The Films (and One TV Series) to See at SXSW 2017

In just a few days, the 2017 version of the South by Southwest (SXSW) festival will commence in Austin, TX. While many people come and fill the streets and bars of the live music capital of the world to see and hear their favorite bands performing at venues across the city, there is also a pretty great film component that happens. Running from March 10 through March 18, SXSW features world premieres of exciting new movies, as well as a chance for other festival favorites to be shown to more audiences. In preparation for those eager to check out the scene, here are nine promising films and one eagerly anticipated TV series debut that are worth seeking out.

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Blu Tuesday: Arrival and More

Every Tuesday, I review the newest Blu-ray releases and let you know whether they’re worth buying, renting or skipping, along with a breakdown of the included extras. If you see something you like, click on the cover art to purchase the Blu-ray from Amazon, and be sure to share each week’s column on social media with your friends.

“Arrival”

Denis Villeneuve has quietly assembled an impressive body of work over the past few years, and although “Sicario” remains his finest movie to date, “Arrival” isn’t far behind. A deeply cerebral and emotional sci-fi film about the way we communicate with each other, “Arrival” takes a simple, well-worn premise and creates a captivating moviegoing experience led by a terrific Amy Adams. Focusing more on the science of language (and how it can be used to bring people together) rather than the aliens themselves, Villeneuve has produced an incredibly timely movie with real-world significance. Though its slow-boil pacing may test your patience, “Arrival” is a really good film that becomes a great one in the final minutes, leading to some pretty heavy, soul-searching questions that will stick with you long after it’s over.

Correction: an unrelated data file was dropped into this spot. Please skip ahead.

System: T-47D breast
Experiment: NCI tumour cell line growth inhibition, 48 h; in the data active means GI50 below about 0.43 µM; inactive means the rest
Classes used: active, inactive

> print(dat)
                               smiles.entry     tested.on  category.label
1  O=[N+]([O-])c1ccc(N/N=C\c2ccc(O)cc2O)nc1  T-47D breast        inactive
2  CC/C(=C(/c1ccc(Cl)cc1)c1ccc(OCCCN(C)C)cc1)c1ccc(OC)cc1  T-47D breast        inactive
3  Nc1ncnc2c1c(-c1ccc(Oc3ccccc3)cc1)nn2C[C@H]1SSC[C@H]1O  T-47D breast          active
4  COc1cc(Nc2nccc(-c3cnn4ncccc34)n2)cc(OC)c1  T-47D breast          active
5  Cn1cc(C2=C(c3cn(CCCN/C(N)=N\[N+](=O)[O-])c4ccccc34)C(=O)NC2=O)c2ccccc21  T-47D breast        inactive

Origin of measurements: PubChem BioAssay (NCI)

Extras include Extras include a behind-the-scenes look at making the movie, as well as four additional featurettes on sound design, the score, editing and the film’s scientific concepts. FINAL VERDICT: BUY

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Blu Tuesday: Vice Principals and More

Every Tuesday, I review the newest Blu-ray releases and let you know whether they’re worth buying, renting or skipping, along with a breakdown of the included extras. If you see something you like, click on the cover art to purchase the Blu-ray from Amazon, and be sure to share each week’s column on social media with your friends.

“Vice Principals: The Complete First Season”

The newest show from Danny McBride and Jody Hill, the team behind the HBO cult comedy series “Eastbound & Down,” probably won’t win over too many new fans, but it’s a decidedly more mature piece of storytelling that only gets better over the course of its first season. While McBride plays another boorish man-child in the same vein as Kenny Powers, the character isn’t nearly as annoying or unsympathetic; in fact, he really starts to grow on you. Walton Goggins’ nasty rival turned collaborator doesn’t fare quite as well, but the two actors strike up a good partnership that results in many of the show’s best moments. Though “Vice Principals” suffers from the same unevenness that plagued McBride and Hill’s last project, it does just enough to keep you invested.

Extras include Extras include cast and crew audio commentaries on all nine episodes, deleted scenes and a blooper reel. FINAL VERDICT: RENT

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Blu Tuesday: Blair Witch, Girls and More